Paul Horner, Fake News Purveyor Who Claimed Credit For Trump's Win, Found Dead At 38 : The Two-WayHorner made his living making bogus reports go viral and said he didn't expect for his stories to believed by Trump supporters. Authorities say they do not suspect foul play.
In an interview with CNN in December, Paul Horner defended his stories as political satire: "There's a lot of humor, a lot of comedy in it."
Though President Trump often derides the mainstream media as "fake news," we know now that there were people who consciously crafted false news stories during the 2016 election and passed them off as real.
One of those people was Paul Horner, who made his living creating news hoaxes that often went viral. Authorities say Horner was found dead last week near Phoenix; he was 38.
The Maricopa County Sheriff's Office told NPR that an autopsy found no signs of foul play and that Horner's family said he had a history of abusing prescription drugs. Evidence at the scene suggests that Horner may have died from an accidental overdose, according to the sheriff's office.
The county's Office of the Medical Examiner told NPR that its investigation into Horner's death is open and pending, and thus foul play has not been ruled out.
In a business now associated with Russia and Macedonia, Horner was a homegrown news fabricator.
He considered himself a political satirist. "There's a lot of humor, a lot of comedy in it," he told CNN's Anderson Cooper in December.
He created fake stories for his website National Report that were likely to find a believing audience. In one fake story, The Washington Postreports, he claimed that President Barack Obama used his own money to keep open a "federally funded" Muslim culture museum during a government shutdown. Horner was delighted that Fox News reported that story as fact before they backtracked.
"Is National Report the fake news site, or Fox News?" he asked the newspaper. "You decide."
In an interview with the Post after the 2016 election Horner said, "I think Trump is in the White House because of me."
"His followers don't fact-check anything — they'll post everything, believe anything," he said. "His campaign manager posted my story about a protester getting paid $3,500 as fact. Like, I made that up. I posted a fake ad on Craigslist."
It's difficult to gauge whether Horner was as influential as he claimed. But his stories certainly reached wide audiences, often by masquerading as coming from reputable news sources.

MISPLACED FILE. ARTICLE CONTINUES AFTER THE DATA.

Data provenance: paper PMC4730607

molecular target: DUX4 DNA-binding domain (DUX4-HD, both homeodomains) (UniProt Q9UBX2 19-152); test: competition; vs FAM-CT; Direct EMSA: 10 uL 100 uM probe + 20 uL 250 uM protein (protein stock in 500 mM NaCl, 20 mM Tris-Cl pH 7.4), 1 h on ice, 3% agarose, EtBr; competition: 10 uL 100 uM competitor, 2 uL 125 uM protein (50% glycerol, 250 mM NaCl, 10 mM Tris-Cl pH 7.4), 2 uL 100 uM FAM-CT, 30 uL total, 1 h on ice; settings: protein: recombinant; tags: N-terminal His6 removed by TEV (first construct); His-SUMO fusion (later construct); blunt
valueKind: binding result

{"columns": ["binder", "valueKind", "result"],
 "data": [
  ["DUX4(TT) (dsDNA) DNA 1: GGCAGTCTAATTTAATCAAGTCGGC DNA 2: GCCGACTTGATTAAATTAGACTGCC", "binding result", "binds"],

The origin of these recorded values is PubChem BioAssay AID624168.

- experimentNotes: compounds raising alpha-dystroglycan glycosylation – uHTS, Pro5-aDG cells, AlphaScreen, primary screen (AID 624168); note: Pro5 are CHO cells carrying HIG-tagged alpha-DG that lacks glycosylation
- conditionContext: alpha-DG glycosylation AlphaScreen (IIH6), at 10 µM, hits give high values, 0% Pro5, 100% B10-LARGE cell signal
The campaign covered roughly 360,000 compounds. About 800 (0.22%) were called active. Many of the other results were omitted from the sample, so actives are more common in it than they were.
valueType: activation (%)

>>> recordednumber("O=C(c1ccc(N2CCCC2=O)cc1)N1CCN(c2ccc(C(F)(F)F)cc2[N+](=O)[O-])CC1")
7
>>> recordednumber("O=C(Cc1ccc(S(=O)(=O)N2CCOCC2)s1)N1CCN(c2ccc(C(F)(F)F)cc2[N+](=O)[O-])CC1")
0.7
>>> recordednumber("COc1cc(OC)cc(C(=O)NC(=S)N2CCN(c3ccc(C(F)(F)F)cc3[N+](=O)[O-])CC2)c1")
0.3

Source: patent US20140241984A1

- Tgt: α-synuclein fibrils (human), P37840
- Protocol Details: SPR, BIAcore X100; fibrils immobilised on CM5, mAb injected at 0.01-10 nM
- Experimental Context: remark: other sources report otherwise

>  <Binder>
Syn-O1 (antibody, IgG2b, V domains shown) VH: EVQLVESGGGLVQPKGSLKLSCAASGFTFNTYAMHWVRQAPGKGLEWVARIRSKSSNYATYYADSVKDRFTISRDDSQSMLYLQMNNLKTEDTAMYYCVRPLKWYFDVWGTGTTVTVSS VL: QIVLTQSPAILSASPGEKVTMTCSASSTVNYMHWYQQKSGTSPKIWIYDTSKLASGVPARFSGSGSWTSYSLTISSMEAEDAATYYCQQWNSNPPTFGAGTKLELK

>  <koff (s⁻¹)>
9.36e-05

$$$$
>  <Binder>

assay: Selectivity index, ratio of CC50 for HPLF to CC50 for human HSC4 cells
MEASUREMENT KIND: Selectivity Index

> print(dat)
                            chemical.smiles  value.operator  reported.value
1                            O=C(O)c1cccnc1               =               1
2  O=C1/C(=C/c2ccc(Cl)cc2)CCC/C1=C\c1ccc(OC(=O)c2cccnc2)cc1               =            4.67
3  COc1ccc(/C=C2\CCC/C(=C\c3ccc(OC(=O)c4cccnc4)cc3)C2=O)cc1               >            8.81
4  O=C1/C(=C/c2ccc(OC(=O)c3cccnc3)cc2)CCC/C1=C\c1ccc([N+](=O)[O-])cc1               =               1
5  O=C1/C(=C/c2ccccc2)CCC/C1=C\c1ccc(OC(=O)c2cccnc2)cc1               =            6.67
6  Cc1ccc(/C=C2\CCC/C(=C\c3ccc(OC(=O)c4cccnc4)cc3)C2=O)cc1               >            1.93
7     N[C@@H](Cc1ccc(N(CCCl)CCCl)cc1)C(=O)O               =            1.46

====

His fake story about Obama invalidating November's election result was shared more than 250,000 times on Facebook, according to the Post. Horner told BuzzFeed that another of his bogus stories, which claimed 20 million Amish people had committed to vote for Trump, turned up in Google News and garnered 750,000 page views in two days.
Horner told the newspaper that he was making $10,000 a month from Google-powered ads on his websites.
"I hate Trump," he said. But he targeted conservatives with his stories because he found it was more profitable.
When asked why he would write the stories he did, like peddling the idea that there were paid protesters at Trump rallies, Horner said he assumed someone would fact-check it.
"I mean that's how this always works: Someone posts something I write, then they find out it's false, then they look like idiots," he told the Post. "But Trump supporters — they just keep running with it! They never fact-check anything! Now he's in the White House. Looking back, instead of hurting the campaign, I think I helped it. And that feels [bad]."
"I do it to try to educate people," Horner claimed in the interview on CNN. "I see certain things wrong in society that I don't like."
Facebook announced last week that it would undertake a number of reforms to guard against interference in elections. But CEO Mark Zuckerberg said the social network wouldn't be able to catch everything.
"We don't check what people say before they say it," he said. "And frankly, I don't think our society should want us to."
Horner's brother told The Associated Press that there was "a genius behind a lot of" his brother's work.
"I think he just wanted people to just think for themselves," said J.J. Horner. "Read more; get more involved instead of just blindly sharing things."